Once he became king, he told the people in his kingdom that anyone who would come to him during midday and ask him for something, they would definitely get what they want. After this, the fame and generosity of Karna spread far and wide. His acts of generosity surpassed even those of gods. But this would eventually lead to his downfall, as we will soon see. 

During the swayamvar of Draupadi, Karna shows exemplary skill, but is rejected as Draupadi does not want to marry a shudra. Karna gets angry and leaves the swayamvar. Arjuna eventually wins the hand of Draupadi. He then has a duel with Arjuna, where he gets impressed by the skills shown by him.

During the exile of the Pandavas, Karna establishes Duryodhana as the emperor of the world, by conquering numerous kingdoms and tribes. Lord Indra watches all this and comes to know that Karna will be undefeated until he has that divine armour attached to his body. So knowing that a great war is going to happen and since Karna is an ally of the Kauravas, He decides to go to Karna at midday in the guise of a poor brahmin to relieve him of his armour. Upon doing so, he asks Karna to give up his armour and earrings as alms. Karna immediately without any hesitation, cuts off the armour and earrings from his body and hands it over. Though Lord Indra made the plan, he was still impressed by the generosity of Karna and gave him a weapon called ‘Vasavi Shakti’.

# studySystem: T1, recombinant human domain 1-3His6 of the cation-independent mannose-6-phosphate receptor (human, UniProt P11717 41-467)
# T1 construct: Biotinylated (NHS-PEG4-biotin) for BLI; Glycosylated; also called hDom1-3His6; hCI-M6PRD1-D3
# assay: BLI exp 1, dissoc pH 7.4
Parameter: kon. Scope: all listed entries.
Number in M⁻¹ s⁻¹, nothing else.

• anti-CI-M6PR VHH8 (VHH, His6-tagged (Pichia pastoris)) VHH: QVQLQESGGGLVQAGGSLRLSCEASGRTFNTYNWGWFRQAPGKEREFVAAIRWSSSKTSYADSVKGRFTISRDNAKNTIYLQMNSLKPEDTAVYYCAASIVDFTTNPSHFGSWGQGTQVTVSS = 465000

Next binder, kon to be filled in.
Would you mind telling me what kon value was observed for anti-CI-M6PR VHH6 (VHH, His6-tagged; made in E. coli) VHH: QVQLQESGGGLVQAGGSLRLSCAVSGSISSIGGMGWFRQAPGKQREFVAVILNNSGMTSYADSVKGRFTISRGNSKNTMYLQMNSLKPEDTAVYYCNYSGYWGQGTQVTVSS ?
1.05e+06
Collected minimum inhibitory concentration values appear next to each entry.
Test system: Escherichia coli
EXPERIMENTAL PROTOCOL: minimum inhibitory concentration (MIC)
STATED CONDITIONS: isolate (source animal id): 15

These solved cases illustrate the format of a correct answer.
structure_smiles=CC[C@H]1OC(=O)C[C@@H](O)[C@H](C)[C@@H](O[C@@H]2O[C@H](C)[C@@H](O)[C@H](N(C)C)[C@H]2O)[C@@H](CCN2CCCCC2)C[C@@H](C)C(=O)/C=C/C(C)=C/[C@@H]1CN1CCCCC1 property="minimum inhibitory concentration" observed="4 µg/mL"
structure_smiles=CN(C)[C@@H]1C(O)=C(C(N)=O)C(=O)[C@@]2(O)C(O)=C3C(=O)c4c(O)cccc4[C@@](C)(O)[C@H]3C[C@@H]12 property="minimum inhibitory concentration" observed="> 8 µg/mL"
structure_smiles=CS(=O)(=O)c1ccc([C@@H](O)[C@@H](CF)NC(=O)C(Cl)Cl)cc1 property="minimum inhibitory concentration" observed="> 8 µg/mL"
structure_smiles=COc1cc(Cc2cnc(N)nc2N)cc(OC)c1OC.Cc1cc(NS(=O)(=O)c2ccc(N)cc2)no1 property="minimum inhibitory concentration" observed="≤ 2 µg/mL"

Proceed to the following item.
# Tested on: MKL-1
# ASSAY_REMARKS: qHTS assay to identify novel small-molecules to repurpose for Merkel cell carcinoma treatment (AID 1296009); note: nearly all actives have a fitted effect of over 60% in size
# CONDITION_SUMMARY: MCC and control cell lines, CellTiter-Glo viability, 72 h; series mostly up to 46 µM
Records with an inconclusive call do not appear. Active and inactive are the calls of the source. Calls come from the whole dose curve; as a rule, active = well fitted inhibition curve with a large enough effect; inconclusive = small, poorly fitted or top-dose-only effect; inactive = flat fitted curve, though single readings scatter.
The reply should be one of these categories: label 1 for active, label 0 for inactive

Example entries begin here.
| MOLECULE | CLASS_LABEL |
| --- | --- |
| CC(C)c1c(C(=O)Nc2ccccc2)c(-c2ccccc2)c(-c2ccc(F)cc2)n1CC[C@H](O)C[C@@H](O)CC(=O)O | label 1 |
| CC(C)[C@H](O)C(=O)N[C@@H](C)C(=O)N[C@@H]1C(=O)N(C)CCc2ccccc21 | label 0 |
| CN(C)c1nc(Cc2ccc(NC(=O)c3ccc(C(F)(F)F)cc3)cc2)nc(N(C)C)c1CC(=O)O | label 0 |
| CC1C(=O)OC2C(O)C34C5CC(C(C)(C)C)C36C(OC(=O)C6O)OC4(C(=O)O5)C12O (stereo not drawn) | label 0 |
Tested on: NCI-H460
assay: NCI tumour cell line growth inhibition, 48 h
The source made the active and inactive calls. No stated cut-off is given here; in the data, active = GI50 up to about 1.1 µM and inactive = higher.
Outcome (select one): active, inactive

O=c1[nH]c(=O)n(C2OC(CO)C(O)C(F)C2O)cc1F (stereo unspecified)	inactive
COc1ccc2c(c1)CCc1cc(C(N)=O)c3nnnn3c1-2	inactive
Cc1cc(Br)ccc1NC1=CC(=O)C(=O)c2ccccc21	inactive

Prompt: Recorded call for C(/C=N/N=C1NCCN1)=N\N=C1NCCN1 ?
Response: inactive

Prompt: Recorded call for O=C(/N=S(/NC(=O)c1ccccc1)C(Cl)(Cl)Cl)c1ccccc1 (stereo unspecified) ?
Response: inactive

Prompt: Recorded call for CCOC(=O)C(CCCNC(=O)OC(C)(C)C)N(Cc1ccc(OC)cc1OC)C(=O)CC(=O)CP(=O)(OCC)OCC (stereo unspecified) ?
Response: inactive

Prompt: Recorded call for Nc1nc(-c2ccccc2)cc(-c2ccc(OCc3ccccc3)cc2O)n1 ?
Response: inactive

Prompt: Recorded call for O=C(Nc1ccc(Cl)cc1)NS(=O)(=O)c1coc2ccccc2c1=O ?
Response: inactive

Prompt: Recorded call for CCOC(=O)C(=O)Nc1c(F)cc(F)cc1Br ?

Just before the war is about to break out, Kunti meets Karna and asks him to join the side of the Pandavas. He promises her that he will not kill any of the Pandavas, except Arjuna. But Karna, being faithful and grateful to the Kauravas, declines her proposal. He also tells her to keep his true identity a secret until his death. Once the war starts, Karna aids in the killing of Abhimanyu (Arjuna’s son) and Ghatotkacha. Due to Lord Krishna’s tactics, Duryodhana forces Karna to use his most powerful weapon against Ghatotkacha, which he had been saving in order to kill Arjuna. 

Finally, the confrontation between Arjuna and Karna takes place. After a great amount of fighting, Karna’s chariot gets stuck in the ground (as cursed by the brahmin earlier) and he asks Arjuna to stop the fight while he frees his chariot. Arjuna obliges, but Lord Krishna then tells him that one must not be compassionate in times of war. Lord Krishna also reminds Arjuna how Karna butchered his son Abhimanyu without any mercy and how Draupadi was humiliated in the court of the Kauravas. Arjuna, paying heed to the words of Krishna, immediately fires an arrow, beheading Karna.

After the war, Kunti then tells the Pandavas the entire truth about Karna. The Pandavas become dejected and after that Yudhisthira (one of the Pandavas) curses all women that they will no longer be able to hold any secrets hereafter. To this day, Karna remains a symbol of generosity, loyalty and a brave hero who fought against discrimination.